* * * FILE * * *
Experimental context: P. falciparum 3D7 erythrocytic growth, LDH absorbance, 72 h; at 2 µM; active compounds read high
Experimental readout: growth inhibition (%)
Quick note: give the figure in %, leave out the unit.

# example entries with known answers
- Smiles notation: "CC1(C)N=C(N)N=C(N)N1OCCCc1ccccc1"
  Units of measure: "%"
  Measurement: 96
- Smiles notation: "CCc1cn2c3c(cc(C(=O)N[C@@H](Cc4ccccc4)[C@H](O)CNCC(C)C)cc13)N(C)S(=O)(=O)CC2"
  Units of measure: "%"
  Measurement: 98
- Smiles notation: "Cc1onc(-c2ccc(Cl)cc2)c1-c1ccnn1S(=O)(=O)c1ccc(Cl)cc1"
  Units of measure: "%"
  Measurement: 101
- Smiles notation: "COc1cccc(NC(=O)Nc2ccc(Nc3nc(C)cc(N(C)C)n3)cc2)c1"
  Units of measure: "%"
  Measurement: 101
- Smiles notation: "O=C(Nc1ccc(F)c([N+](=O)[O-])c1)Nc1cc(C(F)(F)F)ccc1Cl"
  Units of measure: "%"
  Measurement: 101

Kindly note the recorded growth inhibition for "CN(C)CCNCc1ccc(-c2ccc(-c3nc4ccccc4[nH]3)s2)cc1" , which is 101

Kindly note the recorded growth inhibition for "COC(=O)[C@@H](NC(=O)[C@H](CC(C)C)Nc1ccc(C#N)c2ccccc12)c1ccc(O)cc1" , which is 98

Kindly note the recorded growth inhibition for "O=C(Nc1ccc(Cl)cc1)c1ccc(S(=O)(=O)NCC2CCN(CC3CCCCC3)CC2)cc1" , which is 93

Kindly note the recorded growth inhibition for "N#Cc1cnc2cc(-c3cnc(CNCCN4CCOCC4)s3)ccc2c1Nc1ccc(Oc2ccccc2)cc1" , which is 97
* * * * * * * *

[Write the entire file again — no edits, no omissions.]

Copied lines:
Experimental context: P. falciparum 3D7 erythrocytic growth, LDH absorbance, 72 h; at 2 µM; active compounds read high
Experimental readout: growth inhibition (%)
Quick note: give the figure in %, leave out the unit.

# example entries with known answers
- Smiles notation: "CC1(C)N=C(N)N=C(N)N1OCCCc1ccccc1"
  Units of measure: "%"
  Measurement: 96
- Smiles notation: "CCc1cn2c3c(cc(C(=O)N[C@@H](Cc4ccccc4)[C@H](O)CNCC(C)C)cc13)N(C)S(=O)(=O)CC2"
  Units of measure: "%"
  Measurement: 98
- Smiles notation: "Cc1onc(-c2ccc(Cl)cc2)c1-c1ccnn1S(=O)(=O)c1ccc(Cl)cc1"
  Units of measure: "%"
  Measurement: 101
- Smiles notation: "COc1cccc(NC(=O)Nc2ccc(Nc3nc(C)cc(N(C)C)n3)cc2)c1"
  Units of measure: "%"
  Measurement: 101
- Smiles notation: "O=C(Nc1ccc(F)c([N+](=O)[O-])c1)Nc1cc(C(F)(F)F)ccc1Cl"
  Units of measure: "%"
  Measurement: 101

Kindly note the recorded growth inhibition for "CN(C)CCNCc1ccc(-c2ccc(-c3nc4ccccc4[nH]3)s2)cc1" , which is 101

Kindly note the recorded growth inhibition for "COC(=O)[C@@H](NC(=O)[C@H](CC(C)C)Nc1ccc(C#N)c2ccccc12)c1ccc(O)cc1" , which is 98

Kindly note the recorded growth inhibition for "O=C(Nc1ccc(Cl)cc1)c1ccc(S(=O)(=O)NCC2CCN(CC3CCCCC3)CC2)cc1" , which is 93

Kindly note the recorded growth inhibition for "N#Cc1cnc2cc(-c3cnc(CNCCN4CCOCC4)s3)ccc2c1Nc1ccc(Oc2ccccc2)cc1" , which is 97